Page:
Unexpected Support

I’ve been a single mum for a while now. February 1st my husband formally left, but to be honest he wasn’t around much for a while before that, and I did almost everything for and with Miss Rose even when he was around. Being a single mum is my natural state in many ways. It wasn’t what I expected to happen, it wasn’t how I planned to raise my daughter, but it’s a comfortable fit and even when it’s hard I feel like Miss Rose and I are a pretty good team and make it work for us.

I am now in a relationship with a man who not only expects to help, but seems to actively want to. It leaves me a little bit confused and perhaps at times seemingly ungrateful.

A couple of months ago Miss Rose got a bit poorly and started having milk in the night again. She hadn’t been eating well and was crying for milk, so to comfort her and ensure she had enough in her tummy, I provided milk. She is no longer poorly and the desire for milk in the night has increased not decreased. Last night she had three bottles of milk, and disturbed several times wanting it, and this is not uncommon. It is also completely unnecessary.

I told The Boy that he might want to avoid us for a few days because, as of tonight, I’m saying no more. She can go back to having her bedtime milk with her story, but after that I’m cutting her off. She didn’t need it before, she doesn’t need it now. However, I am prepared for a few nights of serious baby rage which will result in extreme tiredness and crankiness on both her and my parts. Her father would have taken the offer with both hands and either stayed at a friends house for a few nights or slept on the sofa, no point us both suffering, especially if he had work the next day like The Boy does. I expected a similar response. The Boy, on the other hand, assured me that he has no desire to abandon me to deal with it and will help in any way he can because we are in it together. Yes, it will be hard, yes he will be tired, but it’s part of the package. Take the bad with the good.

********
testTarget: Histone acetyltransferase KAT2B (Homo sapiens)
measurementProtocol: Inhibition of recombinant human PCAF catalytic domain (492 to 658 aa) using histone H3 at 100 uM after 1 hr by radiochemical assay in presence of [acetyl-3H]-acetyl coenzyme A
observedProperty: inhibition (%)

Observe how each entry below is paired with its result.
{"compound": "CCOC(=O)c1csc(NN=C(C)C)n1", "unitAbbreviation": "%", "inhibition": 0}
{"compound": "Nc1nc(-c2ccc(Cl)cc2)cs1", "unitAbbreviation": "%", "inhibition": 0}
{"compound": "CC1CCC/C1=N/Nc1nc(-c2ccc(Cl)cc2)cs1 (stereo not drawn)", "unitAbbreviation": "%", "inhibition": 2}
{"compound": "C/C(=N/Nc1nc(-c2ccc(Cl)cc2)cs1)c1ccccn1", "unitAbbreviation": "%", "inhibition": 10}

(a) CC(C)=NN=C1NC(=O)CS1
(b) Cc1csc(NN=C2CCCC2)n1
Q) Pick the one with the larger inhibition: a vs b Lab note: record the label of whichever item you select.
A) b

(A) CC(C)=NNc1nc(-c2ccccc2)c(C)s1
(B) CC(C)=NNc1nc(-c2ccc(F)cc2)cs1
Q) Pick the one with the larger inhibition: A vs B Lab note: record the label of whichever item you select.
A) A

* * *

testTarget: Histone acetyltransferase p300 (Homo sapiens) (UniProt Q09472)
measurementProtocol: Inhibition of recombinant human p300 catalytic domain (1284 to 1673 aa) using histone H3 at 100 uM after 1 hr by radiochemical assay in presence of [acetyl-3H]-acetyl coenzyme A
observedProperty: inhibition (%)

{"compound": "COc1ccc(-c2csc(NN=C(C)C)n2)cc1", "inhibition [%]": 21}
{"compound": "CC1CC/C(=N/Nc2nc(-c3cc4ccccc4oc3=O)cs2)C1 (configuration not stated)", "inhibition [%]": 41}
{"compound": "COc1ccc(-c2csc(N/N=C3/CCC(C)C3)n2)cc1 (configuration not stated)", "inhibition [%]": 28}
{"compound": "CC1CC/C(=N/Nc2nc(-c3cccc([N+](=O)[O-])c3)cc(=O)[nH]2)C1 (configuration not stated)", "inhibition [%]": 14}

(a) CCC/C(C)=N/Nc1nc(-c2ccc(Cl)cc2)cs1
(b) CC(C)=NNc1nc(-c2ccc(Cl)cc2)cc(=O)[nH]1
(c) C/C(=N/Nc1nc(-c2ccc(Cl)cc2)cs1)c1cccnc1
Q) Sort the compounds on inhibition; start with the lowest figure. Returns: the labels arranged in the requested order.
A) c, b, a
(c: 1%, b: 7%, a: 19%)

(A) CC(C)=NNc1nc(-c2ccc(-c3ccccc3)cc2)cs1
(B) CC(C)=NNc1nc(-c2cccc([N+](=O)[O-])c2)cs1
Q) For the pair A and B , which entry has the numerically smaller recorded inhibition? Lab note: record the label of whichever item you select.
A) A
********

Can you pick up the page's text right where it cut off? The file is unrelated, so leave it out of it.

As I write that I feel a certain sense of smuggery that I am not proud of. But, come on, it’s pretty smug-worthy I think.

The thing is I am not great at accepting help. I am not great at admitting I need help. I don’t like admitting weaknesses or flaws, and to suggest I need help with my parenting implies I am both weak as a person and flawed as a mother. Neither of those things are things I am even vaguely comfortable with. Even getting him to help me wrestle her into her coat when she’s having a tantrum as we leave the house is hard for me, and whilst an offer he always gives without hesitation, it is one I try to avoid accepting unless I am really in need. Because it’s just me, it is just her, and that is our world.

If one day The Boy and I get married and make a baby of our own, will I feel the same way? I don’t know, I suspect not because by then I imagine I will be so accustomed to his help with Miss Rose that it will be second nature to me to accept it anyway. But maybe I will, and maybe I will make him feel pushed out because of my attitude. Maybe I made my husband feel that way with Miss Rose, which is why he involved himself so little anyway? Honestly I don’t know, but it does sound like the sort of thing I would do, so I wouldn’t be surprised.

It’s something to work on. Believing The Boy when he insists he’s comfortable and happy with helping, and admitting when I genuinely would appreciate that help. Because refusing to acknowledge the need and accept the offer, then complaining that I’m tired and worn down is both irritating for those around me and highly irrational.

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About J.J. Barnes

Author of The Lilly Prospero Series Writer and Podcaster at www.SirenStories.co.uk Blogger at Rose And Mum And More Contributor to The Huffington Post
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